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Plumbing a double sink Vanity

I have just removed my single sink vanity from my bathroom.  I replaced it with a double sink vanity.  I have water connections and drain for one sink rather than two seperate drains and waters connections for each sink.  Are there shut off valves that allow for two water supply connections.  Can I plumb the drains like the kitchen sink is plumbed.  The main thing I want to avoid is having to run another drain and water supply.

 

Please Help! we are tired of brushing our teeth at the kitchen sink!! :)

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Posted 2011-05-19T19:34:51+0000  by jeffbirdwell jeffbirdwell
 
I currently have a single sink vanity and want to change to a double sink vanity. I saw a double sink vanity at home-depot I want to buy, will they remove the old one and install the new one? If so what is the estimated cost
Posted 2014-01-06T14:53:03+0000  by Diamond1208

Hello,

 

I am planning out how to install a double vanity top to an existing single sink top plumbing configuration.  The drain and water supply are directly in the middle.  From the previous threads it sounds like I can just replace the single outlet valves for both the hot and cold water to double outlet valves.  For the drain do I need a P-Trap for each bowl, which then connects in the middle to a T-pipe to the main drain?  Also, what are your suggestions for this P-Trap sold at Home Depot that is cleanable?  Any other suggestions would be greatly appreciated.

 

http://www.homedepot.com/p/Perma-1-5-in-P-Trap-in-Plastic-PT5021/202039600#.UeiHX9LOm8APerma 1.5 in. P-Trap in Plastic

Posted 2013-07-19T00:27:18+0000  by dyiitry

Hello mac517.  Welcome to the Community!

 

Normally the venting for sinks is a vertical pipe inside the wall which leads from the drain up to the roof.  It is not necessary for each basin to have its own vent, as you will tie both basins to that same wall drain.  Only if you are starting with a stud wall and using separate wall drains will you need both to be vented.  Even then you would simply tie the vents together at some level higher than the sink tops.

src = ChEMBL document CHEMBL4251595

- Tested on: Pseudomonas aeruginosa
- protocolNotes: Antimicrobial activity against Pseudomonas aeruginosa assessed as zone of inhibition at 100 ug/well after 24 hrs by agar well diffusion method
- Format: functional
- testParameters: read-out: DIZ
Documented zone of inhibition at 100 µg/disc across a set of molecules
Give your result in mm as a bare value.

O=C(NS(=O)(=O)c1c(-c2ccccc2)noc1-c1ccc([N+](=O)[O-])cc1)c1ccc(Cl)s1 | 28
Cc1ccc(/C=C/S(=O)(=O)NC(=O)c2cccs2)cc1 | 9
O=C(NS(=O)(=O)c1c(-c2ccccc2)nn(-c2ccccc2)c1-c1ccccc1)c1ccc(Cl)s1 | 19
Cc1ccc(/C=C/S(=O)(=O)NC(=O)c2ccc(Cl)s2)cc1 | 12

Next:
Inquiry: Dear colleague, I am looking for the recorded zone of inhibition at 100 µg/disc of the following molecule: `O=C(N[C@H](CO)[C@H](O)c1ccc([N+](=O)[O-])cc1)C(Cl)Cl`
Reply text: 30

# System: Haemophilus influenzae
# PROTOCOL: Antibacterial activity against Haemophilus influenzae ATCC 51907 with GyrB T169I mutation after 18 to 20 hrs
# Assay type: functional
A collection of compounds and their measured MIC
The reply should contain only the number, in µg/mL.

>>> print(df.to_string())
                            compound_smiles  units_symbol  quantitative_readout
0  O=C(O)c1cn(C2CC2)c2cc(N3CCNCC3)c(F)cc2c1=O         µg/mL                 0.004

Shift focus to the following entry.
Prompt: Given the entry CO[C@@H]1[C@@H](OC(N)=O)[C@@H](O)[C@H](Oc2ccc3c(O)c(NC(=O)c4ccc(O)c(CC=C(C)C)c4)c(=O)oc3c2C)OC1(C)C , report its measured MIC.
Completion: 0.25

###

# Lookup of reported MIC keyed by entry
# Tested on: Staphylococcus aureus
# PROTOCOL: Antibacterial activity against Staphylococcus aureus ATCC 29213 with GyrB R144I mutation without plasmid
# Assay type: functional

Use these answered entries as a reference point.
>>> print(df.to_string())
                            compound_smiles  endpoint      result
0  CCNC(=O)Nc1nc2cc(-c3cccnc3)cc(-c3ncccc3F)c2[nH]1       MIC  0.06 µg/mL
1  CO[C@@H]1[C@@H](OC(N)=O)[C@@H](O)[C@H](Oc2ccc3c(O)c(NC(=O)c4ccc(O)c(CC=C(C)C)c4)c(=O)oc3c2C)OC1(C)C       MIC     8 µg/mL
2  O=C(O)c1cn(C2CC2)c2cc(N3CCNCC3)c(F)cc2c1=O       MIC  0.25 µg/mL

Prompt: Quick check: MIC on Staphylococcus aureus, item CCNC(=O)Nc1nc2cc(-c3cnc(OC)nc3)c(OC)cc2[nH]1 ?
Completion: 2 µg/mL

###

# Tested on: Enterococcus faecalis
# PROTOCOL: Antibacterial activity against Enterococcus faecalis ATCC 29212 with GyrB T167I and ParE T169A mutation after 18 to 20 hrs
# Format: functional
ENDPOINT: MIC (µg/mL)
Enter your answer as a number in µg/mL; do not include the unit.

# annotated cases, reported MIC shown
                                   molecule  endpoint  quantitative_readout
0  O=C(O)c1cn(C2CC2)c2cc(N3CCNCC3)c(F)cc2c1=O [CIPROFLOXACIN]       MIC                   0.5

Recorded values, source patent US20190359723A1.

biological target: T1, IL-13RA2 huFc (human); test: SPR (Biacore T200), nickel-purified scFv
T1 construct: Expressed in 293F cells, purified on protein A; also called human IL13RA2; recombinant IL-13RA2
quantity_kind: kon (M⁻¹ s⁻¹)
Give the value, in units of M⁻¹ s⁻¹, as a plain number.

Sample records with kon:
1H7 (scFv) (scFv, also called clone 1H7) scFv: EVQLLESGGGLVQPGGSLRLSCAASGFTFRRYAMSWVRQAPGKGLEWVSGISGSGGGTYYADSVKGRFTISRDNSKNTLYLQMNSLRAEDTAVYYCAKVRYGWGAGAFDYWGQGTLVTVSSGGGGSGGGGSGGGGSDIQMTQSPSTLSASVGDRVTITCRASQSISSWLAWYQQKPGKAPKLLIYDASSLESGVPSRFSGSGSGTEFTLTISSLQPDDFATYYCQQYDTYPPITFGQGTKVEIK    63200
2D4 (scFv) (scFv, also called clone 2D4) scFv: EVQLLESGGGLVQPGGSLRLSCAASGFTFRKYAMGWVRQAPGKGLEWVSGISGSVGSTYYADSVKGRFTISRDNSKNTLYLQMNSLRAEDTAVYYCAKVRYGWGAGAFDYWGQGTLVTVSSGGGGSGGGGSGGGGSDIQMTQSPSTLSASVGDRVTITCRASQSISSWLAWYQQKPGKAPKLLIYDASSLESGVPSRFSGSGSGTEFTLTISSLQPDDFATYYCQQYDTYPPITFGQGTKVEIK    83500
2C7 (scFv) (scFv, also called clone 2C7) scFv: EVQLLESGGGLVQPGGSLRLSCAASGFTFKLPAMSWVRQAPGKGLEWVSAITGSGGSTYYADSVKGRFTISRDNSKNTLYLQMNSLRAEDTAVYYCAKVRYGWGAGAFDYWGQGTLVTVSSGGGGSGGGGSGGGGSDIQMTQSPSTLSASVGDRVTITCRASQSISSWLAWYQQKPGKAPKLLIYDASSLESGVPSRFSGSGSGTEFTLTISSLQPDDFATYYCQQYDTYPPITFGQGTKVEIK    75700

How you do that depends on what is the easiest way given vanity layout, drawers and spacing between the basins.  You can either tie the basins together before a single P trap like is often done with double kitchen sinks, or have each basin get its own trap and run their horizontals into a Tee or Wye fitting at the common wall drain.  In addition, some installations would use a double Wye where the extra hub has a cleanout plug.

 

Is this what you are looking for?

 

Newf.

 

.

Posted 2013-02-26T18:38:48+0000  by Chris_HD_CHI

Newf-

 

I read a 2010 reply you posted for a user interested in installing a double sink for a bathroom vanity where currently only one existed.  I am doing the same thing and found your post helpful. Two follow up questions:  1)  does the second plumbing connection which will be connected to the first need to be vented or is the vent from the existing connection sufficient?  2)  If I understand your previous answer, the new sink flange will also have a P trap that empties into  the horizontal PVC pipe connecting to the Tee elbow.  Is this correct?

 

mac517

Posted 2013-02-22T22:07:09+0000  by mac517

Hello davidwh.  Welcome to the Community!

 

I agree that there are times when drawers get in the way.  In addition, the place allocated in the cabinet design for the wall drain may not be where the wall drain actually is.  Vanities do vary in design.

 

It will always be easier to modify the vanity cabinet to accommodate plumbing than to tear up the wall and move the outlet or add another one.  I like your process for shortening drawers.  It seems quick and easy.

 

Thanks for the tip,

Newf.

 

.

Posted 2013-02-12T16:47:27+0000  by Chris_HD_CHI

The problem with using one drain line for the double sink replacement is always blockage of drain lines from vanity drawers, and each vanity is different. 

 

I have been successful with several ubgrades by simply removing the drawers, plumbing the drains then shortening the drawers needed to let the drains pass behind.

 

Often only one drawer needs to be shortened. The process is to cut the back off straight with a table saw and then just replace the back of the drawer.

 

Sorry I am so lazy, but no issues so far.

 

 

Posted 2013-02-12T15:50:06+0000  by davidwh

Hello jeffbirdwell.  Welcome to the Home Depot Community!

 

It’s quite common for there to be only 1 line each in a bathroom for the drain, cold and hot water.  Yes, the drain can be plumbed like a double kitchen sink by converting the 1.25” sink flanges to a 1.5” and using a Tee below one of the bowls to join them.  There are also 1.25" flanged 90 elbows (shown below) that provide another way to accomplish this.  The “P-Trap” will be placed below the pipes that join the bowls.  How you actually design this will depend on where the wall drain is relative to the bowls.  Any Home Depot plumbing associate can help you with this given a simple drawing of the bowl spread, and location of the wall drain.

FlangeTube90.jpgTee.jpg

For the water supply, you can either use a Tee with 2 valves for each supply, or a simple double outlet valve like this:

DoubleValve.jpg

I hope this helps.

Newf

Posted 2011-05-20T14:03:23+0000  by Chris_HD_CHI
 
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